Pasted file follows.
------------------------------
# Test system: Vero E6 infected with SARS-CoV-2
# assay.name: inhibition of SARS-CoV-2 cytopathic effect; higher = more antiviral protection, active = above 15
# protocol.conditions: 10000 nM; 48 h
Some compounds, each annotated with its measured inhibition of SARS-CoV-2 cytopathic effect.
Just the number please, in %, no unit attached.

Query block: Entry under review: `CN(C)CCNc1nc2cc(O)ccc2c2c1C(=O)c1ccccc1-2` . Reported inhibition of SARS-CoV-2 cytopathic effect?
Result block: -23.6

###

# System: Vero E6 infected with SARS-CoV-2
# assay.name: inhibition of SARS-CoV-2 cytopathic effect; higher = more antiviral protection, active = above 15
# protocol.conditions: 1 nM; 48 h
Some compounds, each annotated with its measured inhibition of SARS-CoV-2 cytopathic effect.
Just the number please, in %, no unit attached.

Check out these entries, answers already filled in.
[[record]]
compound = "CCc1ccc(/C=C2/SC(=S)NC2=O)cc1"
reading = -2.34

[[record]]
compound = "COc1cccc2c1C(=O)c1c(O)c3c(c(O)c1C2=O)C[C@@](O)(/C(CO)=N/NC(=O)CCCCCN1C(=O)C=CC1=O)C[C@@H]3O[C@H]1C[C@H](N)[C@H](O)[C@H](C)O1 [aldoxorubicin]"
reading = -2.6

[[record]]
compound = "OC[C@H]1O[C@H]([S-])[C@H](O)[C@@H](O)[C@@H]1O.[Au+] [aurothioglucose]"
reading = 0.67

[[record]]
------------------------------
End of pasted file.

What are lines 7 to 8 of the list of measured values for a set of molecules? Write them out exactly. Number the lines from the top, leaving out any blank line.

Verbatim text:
Result block: -23.6

###